In October, Chinese apparel maker Suzhou Tianyuan Garments Co. announced it would invest $20 million in an old, Arkansas metals fabrication plant and convert the facility into a state-of-the-art garments factory. Tianyuan said it would begin to make clothes in the plant in late 2017, marking the first time a Chinese garments manufacturer would be producing its wares in the US.

The announcement was met with great fanfare, especially as Tianyuan, which produces primarily for Adidas, said it would be hiring 400 textile workers. However, don’t expect this to signal an onslaught of foreign producers to American shores.

“Some textile manufacturers have moved back to the US. There’s some resurgence there,” said Vinod Rangarajan, with the fashion and apparel consultancy 703 Advisors. But [labor rates] are still “not that competitive.”

Reshoring, or on-shoring, is a hot button issue these days, with the Trump election and pressure the president-elect has put on individual manufacturers such as Carrier to keep workers in the US.

The textiles and garments industry itself has managed to hold its own and even expand production modestly since the Great Recession. However, the labor force remains a fraction of what it was in years past, a combination of both outsourcing and increased automation. According to the National Council of Textile Organizations, which represents the industry, American-made textile products totaled some $76 billion in 2015, a 14% increase over 2009. Yet, the number of workers last year stood at 390,000. That’s barely half the number of textile workers employed a decade before and just 16% the total textile-related American workforce in 1973.

How much of the recent gains can be attributed to reshoring? The answer: Not much at all.

Consultancy A.T. Kearney investigates the reshoring of manufacturing in general and publishes an annual reshoring index. Its latest study, based on 2015 data, makes two points: The first is that for every one dollar of American manufacturing that left American shores last year, just 12 cents worth of offshore production came back. That’s by far the biggest gap since 2004, the year the consultancy began to tally results.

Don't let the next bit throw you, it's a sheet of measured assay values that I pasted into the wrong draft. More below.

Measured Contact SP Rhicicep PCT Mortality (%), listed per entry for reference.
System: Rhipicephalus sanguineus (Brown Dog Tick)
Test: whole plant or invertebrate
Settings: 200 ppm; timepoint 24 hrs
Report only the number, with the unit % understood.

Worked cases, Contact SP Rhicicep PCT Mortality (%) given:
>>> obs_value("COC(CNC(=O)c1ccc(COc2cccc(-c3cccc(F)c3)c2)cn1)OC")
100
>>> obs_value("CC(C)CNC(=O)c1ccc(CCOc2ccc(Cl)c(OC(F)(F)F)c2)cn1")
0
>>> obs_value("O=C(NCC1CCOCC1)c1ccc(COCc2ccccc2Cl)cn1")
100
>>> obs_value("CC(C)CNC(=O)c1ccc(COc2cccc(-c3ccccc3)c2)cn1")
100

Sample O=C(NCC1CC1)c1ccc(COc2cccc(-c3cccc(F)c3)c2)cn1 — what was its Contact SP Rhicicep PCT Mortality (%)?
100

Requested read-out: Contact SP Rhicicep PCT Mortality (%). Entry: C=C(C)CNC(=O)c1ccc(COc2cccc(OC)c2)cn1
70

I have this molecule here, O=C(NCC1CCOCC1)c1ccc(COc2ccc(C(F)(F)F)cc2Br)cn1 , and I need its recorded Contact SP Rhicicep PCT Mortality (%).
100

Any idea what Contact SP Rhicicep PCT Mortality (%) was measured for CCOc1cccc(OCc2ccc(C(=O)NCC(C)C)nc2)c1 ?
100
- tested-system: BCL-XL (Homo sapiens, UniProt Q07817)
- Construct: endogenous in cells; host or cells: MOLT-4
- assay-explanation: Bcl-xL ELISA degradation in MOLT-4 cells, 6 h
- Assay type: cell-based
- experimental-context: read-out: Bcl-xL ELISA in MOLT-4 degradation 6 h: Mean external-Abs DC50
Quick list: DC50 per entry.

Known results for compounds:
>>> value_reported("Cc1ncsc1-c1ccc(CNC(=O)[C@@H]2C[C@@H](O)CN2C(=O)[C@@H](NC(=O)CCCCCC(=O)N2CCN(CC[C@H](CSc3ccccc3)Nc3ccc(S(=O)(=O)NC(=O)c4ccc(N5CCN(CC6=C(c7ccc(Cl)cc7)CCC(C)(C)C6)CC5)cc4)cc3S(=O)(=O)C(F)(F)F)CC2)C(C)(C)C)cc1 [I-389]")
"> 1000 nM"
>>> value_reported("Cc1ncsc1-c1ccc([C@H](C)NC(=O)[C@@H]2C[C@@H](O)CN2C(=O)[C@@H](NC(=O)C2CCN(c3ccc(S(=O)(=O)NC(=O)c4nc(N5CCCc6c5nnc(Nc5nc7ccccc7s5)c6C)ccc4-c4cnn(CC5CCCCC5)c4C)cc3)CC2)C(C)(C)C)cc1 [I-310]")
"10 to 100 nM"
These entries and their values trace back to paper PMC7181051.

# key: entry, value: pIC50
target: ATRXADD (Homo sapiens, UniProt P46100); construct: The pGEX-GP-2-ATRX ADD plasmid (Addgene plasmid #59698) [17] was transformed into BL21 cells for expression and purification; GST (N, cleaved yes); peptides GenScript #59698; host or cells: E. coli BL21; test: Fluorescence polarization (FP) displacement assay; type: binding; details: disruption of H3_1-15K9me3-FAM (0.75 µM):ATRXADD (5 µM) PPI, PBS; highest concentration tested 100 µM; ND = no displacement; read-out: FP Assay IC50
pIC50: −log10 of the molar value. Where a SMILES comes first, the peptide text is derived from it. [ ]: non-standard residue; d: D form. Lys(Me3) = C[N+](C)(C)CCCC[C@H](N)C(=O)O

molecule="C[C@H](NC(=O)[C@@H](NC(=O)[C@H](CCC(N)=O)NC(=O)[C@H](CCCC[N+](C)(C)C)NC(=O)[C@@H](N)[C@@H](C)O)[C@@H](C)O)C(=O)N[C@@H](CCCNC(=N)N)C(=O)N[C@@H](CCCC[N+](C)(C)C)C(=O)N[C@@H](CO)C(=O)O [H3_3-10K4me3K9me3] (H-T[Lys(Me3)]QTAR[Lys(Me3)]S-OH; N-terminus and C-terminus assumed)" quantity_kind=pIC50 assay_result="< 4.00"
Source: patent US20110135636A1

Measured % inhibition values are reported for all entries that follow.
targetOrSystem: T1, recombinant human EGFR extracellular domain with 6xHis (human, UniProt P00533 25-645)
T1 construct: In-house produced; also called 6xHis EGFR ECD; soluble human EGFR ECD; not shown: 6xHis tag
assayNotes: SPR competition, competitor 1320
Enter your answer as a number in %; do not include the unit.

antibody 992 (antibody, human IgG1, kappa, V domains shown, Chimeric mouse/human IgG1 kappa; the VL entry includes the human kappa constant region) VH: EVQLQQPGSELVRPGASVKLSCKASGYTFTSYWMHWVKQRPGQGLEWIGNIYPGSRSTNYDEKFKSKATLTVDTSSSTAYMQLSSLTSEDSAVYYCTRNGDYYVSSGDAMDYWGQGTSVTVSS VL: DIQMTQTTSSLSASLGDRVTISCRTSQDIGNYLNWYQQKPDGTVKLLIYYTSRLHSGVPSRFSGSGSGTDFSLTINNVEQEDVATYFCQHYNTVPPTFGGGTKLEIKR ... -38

The second takeaway is that apparel reshoring in particular amounts to just 12% of all published cases of manufacturing-related reshoring over a five-year period. From 2011 to 2015, that equals just 77 cases. To make matters worse, 2015 represented a huge drop in the total number of manufacturing-related on-shoring compared to 2013 and 2014, according to A.T. Kearney.

A private organization called Reshoring Initiative published a different set of figures. It puts the total number of apparel-related reshoring at 102 companies totaling 6,700 jobs during the period 2007 to 2015, although 30 of these cases came in 2015 alone.

Quality control, time and proximity to market are the most obvious reasons for American domestic production. But almost by definition, that lends itself to higher-quality, higher-margin items, which in turn translate into smaller production runs. So, for example, the designer Todd Shelton relocated his production from China to New Jersey, opening a small factory in East Rutherford in 2015. It was a move that garnered extensive publicity. But the company employs just nine individuals and charges at least $200 for pair of jeans and at least $180 for a shirt, not exactly mass market.

Of greater promise is Under Armour, which inaugurated a new Baltimore manufacturing and design facility in June. The sports apparel maker trumpeted the center as state-of-the-art, with 3D printers, full-body scanners and robotics. But while the company promises the facility will help “reinvent” the apparel manufacturing process, no one anticipates Under Armour will move production wholesale to the US.

Two management professors who have studied the issue – Morris Cohen at Wharton and Hau Lee at Stanford – came to this conclusion: Reshoring is not a myth, they said, but it’s not a phenomenon, either.